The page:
Video Activism

How can political videos from civil society effectively assert themselves on the Social Web against the superiority of advertising, entertainment and propaganda? This is the aim of a joint research project funded by the Volkswagen Foundation and conducted by the FU Berlin, the University of Bonn and Film University Babelsberg.

The Video Activism project is made possible by the collaboration between Prof. Dr Jens Eder (Film University Babelsberg Konrad Wolf), Prof. Dr Britta Hartmann (University of Bonn) and Dr Chris Tedjasukmana (Freie Universität Berlin). It is funded by the Volkswagen Foundation.


The Peng! Collective

Peng! is an explosive concoction of activism, hacking and art battling the barbarism of our time.

It uses weapons of mass disruption to deliver radical messages.

Peng! is the antagonist of corporate PR agencies. It exposes dirty businesses that hide beneath glossy advertisement. It challenges corporate identities, political propaganda and mainstream mindsets with subversive direct action and civil disobedience. It explores creative ways of bold protest and encourage civil society and established NGOs to extend their toolset of conventional campaigning.


Leftvision produces reports, short documentaries, debate formats and trailers on various topics from the perspective and to support the social movements. Its commitment is based on the conviction that the growing right-wing public must also be opposed to a strong critical counterpart on the web, through whom socially critical, anti-racist and anti-neoliberal convictions in connection with social movements can become effective.

Leftvision’s focus is on the existence, traditions and consequences of interlocking structures of rule, systematic relationships and social justice. However, it does not want to stand still when presenting and describing problems, but rather always show the developments and possibilities of resistance and protest in solidarity.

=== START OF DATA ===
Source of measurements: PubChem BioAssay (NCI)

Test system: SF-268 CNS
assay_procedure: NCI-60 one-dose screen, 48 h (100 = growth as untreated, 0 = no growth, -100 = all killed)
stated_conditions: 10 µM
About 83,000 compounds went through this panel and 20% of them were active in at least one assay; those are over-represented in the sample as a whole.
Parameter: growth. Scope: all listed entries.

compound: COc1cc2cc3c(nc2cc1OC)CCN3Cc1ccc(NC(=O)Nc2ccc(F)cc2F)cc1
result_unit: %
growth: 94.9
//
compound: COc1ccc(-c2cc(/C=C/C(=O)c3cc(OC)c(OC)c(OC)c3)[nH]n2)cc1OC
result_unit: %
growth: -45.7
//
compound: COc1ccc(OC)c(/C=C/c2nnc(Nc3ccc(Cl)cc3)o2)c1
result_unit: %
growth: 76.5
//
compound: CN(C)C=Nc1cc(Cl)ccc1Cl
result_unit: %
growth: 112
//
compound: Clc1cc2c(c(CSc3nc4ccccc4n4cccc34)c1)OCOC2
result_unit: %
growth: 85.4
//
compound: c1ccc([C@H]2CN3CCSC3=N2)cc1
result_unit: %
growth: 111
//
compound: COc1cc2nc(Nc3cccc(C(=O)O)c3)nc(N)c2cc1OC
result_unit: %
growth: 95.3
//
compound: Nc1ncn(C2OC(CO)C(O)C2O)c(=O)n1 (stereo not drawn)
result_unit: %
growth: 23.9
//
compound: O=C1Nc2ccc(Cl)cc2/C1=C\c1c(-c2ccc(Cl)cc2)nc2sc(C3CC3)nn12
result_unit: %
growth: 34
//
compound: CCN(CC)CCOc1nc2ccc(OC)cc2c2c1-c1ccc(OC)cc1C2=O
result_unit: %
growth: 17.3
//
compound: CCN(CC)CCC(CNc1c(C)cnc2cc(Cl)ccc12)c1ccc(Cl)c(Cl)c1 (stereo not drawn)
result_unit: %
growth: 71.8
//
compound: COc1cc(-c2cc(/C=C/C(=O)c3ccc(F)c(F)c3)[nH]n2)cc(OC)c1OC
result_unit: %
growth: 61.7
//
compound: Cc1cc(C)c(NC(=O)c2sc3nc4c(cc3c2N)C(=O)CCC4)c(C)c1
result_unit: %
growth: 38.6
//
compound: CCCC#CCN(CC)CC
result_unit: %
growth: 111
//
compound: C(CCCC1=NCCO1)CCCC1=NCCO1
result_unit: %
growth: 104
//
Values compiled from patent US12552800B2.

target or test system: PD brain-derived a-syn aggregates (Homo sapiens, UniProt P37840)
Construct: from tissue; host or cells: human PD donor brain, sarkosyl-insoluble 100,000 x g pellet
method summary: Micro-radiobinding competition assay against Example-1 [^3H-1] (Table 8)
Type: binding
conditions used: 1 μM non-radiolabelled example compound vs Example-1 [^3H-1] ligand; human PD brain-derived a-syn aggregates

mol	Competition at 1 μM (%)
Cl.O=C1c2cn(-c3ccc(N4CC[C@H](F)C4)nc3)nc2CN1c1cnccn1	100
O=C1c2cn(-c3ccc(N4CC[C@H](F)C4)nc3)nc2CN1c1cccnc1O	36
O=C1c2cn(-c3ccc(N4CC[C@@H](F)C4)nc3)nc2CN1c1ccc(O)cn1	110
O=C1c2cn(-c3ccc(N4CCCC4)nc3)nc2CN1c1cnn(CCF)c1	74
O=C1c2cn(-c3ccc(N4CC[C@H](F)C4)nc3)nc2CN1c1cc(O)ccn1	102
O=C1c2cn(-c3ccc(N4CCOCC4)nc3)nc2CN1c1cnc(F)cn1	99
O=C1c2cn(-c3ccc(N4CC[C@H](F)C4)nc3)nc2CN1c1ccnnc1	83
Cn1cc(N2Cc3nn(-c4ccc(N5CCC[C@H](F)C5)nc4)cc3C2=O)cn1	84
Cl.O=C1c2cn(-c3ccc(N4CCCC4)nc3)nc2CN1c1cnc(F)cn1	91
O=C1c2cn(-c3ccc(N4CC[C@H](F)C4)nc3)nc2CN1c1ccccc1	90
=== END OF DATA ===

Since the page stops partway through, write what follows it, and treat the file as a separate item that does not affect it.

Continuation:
It is not about repeating social or journalistic general places in the usual market-like formats of the established mass media. Rather, Leftvision decides free of market constraints according to content criteria, what it produces and without throwing basic journalistic principles overboard. Leftvision strives for audio-visual quality that corresponds to modern viewing habits and that it describes as semi-professional. It gives the opportunity to reach a wide audience without giving up the right to a critical visual language.



From traveling cinema to educational workshops and seminars, Moviemiento is a cultural non-profit organisation that brings people together in an open and accessible environment.

With a passion for travel and connecting with others, Moviemiento organises international projects in cooperation with local organisations. They work towards building bridges between people and cultures and promoting meaningful dialogue on socially relevant issues. Film is most likely the medium of choice to explore new and exciting ways to promote discussion and exchange.